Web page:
Shea Denning has a hypothetical DWI jury instructions question at the UNC School of Government’s Criminal Law blog. She asks whether, in a per se DWI case, the judge should give the pattern jury instruction which includes the line: “The results of a chemical analysis are deemed sufficient evidence to prove a person’s alcohol concentration.”
Or, instead, she asks whether the jury should be told that the .08 or higher BAC should be treated like any other piece of evidence – that there is no presumption that is created by a .08 or above, and that the evidence ban be believed wholly, in part, or not at all.
As I wrote last week, the truncation of the Intox EC/IR II results in a DWI case in North Carolina creates at least one evidentiary problem in that it masks the potential margin of error produced by the breathalyzer machine.
Juries, therefore, are not given complete information about the two potential blows in a DWI case – and the difference can be as much as .029 between the two blows, with North Carolina statute and administrative code establishing that such a result would be admissible in court.
Moreover, juries are given very little information in a typical DWI trial about how the machine works, how it was calibrated, whether its internal diagnostics are affected by ambient air or external electronic interference.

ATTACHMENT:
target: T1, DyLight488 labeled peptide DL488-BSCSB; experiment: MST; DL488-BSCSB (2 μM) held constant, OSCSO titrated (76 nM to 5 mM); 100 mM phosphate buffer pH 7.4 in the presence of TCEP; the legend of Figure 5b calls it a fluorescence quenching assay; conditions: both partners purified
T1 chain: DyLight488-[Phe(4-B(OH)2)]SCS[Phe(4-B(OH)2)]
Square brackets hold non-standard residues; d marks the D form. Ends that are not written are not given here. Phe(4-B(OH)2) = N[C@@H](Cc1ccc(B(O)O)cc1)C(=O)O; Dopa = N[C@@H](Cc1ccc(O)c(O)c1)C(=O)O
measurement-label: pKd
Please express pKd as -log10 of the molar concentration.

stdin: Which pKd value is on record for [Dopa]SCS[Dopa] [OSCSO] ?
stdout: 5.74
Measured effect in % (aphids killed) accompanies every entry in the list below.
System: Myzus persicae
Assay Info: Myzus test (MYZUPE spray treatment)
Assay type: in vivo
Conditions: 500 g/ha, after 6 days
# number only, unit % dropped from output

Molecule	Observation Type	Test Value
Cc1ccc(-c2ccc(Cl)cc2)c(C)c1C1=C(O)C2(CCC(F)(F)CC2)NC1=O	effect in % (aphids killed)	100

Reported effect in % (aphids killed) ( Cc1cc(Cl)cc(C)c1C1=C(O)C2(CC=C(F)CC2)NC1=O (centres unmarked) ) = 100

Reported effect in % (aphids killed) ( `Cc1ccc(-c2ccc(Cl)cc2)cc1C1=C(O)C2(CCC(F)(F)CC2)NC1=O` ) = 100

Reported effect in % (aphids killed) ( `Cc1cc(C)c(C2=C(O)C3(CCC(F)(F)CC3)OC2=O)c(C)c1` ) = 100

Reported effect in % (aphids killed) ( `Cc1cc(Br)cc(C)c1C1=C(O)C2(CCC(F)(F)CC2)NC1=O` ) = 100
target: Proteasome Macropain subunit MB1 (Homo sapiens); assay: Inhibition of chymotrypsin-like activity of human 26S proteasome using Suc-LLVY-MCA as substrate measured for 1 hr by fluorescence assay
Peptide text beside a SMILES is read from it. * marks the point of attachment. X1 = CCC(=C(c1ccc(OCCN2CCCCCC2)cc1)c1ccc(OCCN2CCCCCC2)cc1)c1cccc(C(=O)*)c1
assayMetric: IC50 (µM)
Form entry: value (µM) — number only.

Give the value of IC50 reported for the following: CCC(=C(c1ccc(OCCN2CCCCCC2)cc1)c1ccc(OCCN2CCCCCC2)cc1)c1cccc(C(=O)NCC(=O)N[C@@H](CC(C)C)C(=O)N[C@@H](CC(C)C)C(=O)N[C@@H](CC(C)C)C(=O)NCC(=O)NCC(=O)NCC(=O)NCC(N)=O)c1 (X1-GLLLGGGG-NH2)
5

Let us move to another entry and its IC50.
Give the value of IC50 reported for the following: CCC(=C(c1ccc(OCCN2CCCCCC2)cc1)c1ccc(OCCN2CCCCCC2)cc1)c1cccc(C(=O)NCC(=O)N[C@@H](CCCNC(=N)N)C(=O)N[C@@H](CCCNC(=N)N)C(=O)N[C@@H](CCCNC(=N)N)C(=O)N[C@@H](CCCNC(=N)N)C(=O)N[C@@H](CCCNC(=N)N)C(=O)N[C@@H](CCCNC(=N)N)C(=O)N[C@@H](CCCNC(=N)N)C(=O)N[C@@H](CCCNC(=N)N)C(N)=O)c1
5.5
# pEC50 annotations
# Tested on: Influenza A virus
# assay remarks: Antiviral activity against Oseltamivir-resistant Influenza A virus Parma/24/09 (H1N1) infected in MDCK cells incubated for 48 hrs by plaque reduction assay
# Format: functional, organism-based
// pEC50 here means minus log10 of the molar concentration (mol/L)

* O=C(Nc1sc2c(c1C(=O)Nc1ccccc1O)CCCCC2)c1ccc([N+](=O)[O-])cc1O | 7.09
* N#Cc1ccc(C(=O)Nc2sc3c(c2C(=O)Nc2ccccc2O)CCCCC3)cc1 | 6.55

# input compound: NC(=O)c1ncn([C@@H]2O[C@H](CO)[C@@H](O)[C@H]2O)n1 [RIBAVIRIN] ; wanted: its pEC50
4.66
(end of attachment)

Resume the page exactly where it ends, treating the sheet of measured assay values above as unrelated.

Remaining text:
In State v. Narron and State v. Simmons, the Court of Appeals in North Carolina essentially agreed in as much as current statute permits the results from the chemical analysis to be used as proof that the person had a BAC above a .08 at a relevant time after the driving, but does not require the jury to find that the burden has been met.
In other words, whether the BAC result exceeds the .08 at a relevant time after the driving, that result is entirely up to the jury to decide. The jury is not merely a cog in what I’ve heard Raleigh DWI lawyer John Fanney call “push button justice.” The jury gets to make up its own mind.
So in answer to Shea Denning’s question, the proper instruction, whether demanded by the state’s appellate courts or not, should at least add the provision that a .08 or above on a chemical analysis does not require the jury to find the person guilty, and can be believed or disbelieved by the jury along with all other evidence presented at trial.